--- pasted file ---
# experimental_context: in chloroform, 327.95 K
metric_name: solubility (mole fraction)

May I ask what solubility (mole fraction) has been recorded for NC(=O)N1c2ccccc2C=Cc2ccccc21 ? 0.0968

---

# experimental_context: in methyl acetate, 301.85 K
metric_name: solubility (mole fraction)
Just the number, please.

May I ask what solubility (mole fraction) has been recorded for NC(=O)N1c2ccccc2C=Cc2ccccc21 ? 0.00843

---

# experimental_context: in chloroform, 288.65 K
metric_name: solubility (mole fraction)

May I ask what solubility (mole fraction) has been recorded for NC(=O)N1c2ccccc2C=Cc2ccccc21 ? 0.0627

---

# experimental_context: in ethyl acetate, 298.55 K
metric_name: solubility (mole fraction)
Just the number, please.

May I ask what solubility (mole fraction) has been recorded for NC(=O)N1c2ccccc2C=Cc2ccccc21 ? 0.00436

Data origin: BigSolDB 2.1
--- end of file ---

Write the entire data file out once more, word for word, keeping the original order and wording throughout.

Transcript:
# experimental_context: in chloroform, 327.95 K
metric_name: solubility (mole fraction)

May I ask what solubility (mole fraction) has been recorded for NC(=O)N1c2ccccc2C=Cc2ccccc21 ? 0.0968

---

# experimental_context: in methyl acetate, 301.85 K
metric_name: solubility (mole fraction)
Just the number, please.

May I ask what solubility (mole fraction) has been recorded for NC(=O)N1c2ccccc2C=Cc2ccccc21 ? 0.00843

---

# experimental_context: in chloroform, 288.65 K
metric_name: solubility (mole fraction)

May I ask what solubility (mole fraction) has been recorded for NC(=O)N1c2ccccc2C=Cc2ccccc21 ? 0.0627

---

# experimental_context: in ethyl acetate, 298.55 K
metric_name: solubility (mole fraction)
Just the number, please.

May I ask what solubility (mole fraction) has been recorded for NC(=O)N1c2ccccc2C=Cc2ccccc21 ? 0.00436

Data origin: BigSolDB 2.1